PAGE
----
How to go full-time as a farrier...

   Since I became an officer in the Guild of Professional Farriers, I have been getting a lot of heated messages about the Guild's full-time requirement for RJF examination and membership. How DARE we suggest that part-timers are not as professional as full-time farriers?
   The most peculiar "argument" I've heard from part-timers against the Guild's full-time requirement is that full-timers are a sorry lot that show up late, drunk, and don't know what they are doing. Makes me wonder how they get horseowners to pay them enough to live on. Also makes me wonder why the part-timers would want to join an association of such people, especially when the ones who've done most of the complaining haven't even bothered to join the AFA, which welcomes part-timers.
   Another interesting argument is the "I could make a living shoeing horses full-time, but prefer to do something else" explanation... As though the Guild should condone and encourage people who CHOOSE to treat our profession as a hobby.
   Most common is the "I'd like to make a living as a farrier, and I'm as good as anybody, but I just can't afford to go full-time" argument. Often this argument comes in the "violins in the background" form with the part-timer talking about his mortgage that needs paying, children that need feeding, and family that cannot risk being without the health benefits of his salary job. Of course, people usually enter other professions BEFORE taking on such responsibilities, but for some reason we're supposed to think that farriery should accommodate such late-starters.
   Ignoring for the moment that other professions (legal, medical, veterinary...) also fail to provide beginning practitioners enough income to support mortgages, kids, etc., I'm going to suggest a way for part-timers who really want to become full-time professionals to accomplish their goal.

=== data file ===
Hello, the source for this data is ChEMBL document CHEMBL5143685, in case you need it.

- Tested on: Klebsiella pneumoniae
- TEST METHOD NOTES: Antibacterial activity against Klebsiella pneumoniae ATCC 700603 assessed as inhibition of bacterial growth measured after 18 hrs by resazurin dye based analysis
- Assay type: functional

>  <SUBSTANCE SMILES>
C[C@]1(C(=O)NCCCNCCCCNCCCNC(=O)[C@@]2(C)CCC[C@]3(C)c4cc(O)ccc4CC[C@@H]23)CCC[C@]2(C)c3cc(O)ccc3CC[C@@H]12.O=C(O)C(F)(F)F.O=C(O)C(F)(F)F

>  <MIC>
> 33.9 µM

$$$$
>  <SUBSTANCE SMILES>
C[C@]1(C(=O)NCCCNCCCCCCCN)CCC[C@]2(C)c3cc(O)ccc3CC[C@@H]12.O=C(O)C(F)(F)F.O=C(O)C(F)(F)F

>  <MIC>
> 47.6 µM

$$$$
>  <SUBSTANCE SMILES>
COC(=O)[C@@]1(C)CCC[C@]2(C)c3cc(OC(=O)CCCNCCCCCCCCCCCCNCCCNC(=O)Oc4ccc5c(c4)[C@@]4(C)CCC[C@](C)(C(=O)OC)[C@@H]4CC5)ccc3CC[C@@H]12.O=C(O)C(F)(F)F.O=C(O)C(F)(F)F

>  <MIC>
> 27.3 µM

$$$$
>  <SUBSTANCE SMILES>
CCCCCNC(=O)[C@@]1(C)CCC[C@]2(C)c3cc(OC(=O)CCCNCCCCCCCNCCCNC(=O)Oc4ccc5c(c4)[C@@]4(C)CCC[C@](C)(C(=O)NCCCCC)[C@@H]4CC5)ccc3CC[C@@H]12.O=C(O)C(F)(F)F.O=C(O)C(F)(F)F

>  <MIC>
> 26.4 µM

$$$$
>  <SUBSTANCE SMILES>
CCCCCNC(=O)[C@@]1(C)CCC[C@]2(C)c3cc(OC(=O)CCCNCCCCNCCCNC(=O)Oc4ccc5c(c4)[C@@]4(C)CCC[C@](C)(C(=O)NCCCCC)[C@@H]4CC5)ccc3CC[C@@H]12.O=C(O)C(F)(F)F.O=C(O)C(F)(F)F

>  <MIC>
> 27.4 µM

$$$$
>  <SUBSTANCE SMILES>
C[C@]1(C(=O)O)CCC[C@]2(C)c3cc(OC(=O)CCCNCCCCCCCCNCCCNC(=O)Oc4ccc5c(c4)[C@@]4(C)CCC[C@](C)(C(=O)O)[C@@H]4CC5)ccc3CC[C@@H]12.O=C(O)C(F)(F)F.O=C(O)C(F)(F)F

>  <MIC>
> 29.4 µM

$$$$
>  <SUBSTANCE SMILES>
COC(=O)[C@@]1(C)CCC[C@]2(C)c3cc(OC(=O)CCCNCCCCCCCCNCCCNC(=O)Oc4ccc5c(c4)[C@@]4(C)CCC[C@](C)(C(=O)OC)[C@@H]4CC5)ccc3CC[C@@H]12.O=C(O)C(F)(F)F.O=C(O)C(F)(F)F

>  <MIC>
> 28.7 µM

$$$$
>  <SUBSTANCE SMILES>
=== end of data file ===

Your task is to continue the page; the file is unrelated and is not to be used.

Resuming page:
I'm going to start out by taking the complaining part-timers at their word...
   They say they have the knowledge and skills to be recognized as qualified farriers, so I'm going to assume that they put as much skill into hoof preparation as they do into fitting each pair of shoes.
   They say that they are family-oriented, so I'm going to calculate based on a reasonable work-week so that they can have time and energy to spend with their loved-ones.
   They say they are responsible professionals, so I'm going to assume that, like most good businessmen, they will be putting as much back into their business as they take out. I'm also assuming that they'll pay their taxes.


   Okay, with all that figured-in, here's what the part-timer should do:

   Figure out what you really make per week now... Before taxes, not take-home. Include the cost of maintaining your current level health & dental coverage, and whatever other benefits you cannot bear to part with.

   Double this amount.

   Divide the result by 60.

   We'll call this result "u", because it represents what you should charge for a unit of work.
   Charge (u) for a basic trim, (2u) for a basic front shoe, and (3u) for a basic all-'round. Charge an additional (u) for each 20-30 extra minutes specialty work requires.

Example:
   If you currently make a total of $1000 per week, you need to charge $34 for a trim, $67 for front shoes, and $100 for all 'round shoeing.

   If you are a part-time shoer, and the formula above suggests prices above what you charge, you are making less per hour as a shoer than you are at your primary job, whether it seems that way or not.
   If you charge at least what the formula suggests, your time shoeing is more profitable than time spent at your salary job, and you will not be able to afford to keep the salary job as your better paying shoeing business grows.
   If you cannot build a clientele at the prices suggested by the formula, you need to either improve your service and promotion level (people DO pay these kinds of prices when they recognize the quality), move to an area where farriers are paid more (real professionals often relocate to find better business opportunities), or accept the fact that shoeing is an unprofitable avocation for you (your shoeing time would be more profitably spent doing overtime for your salary job).




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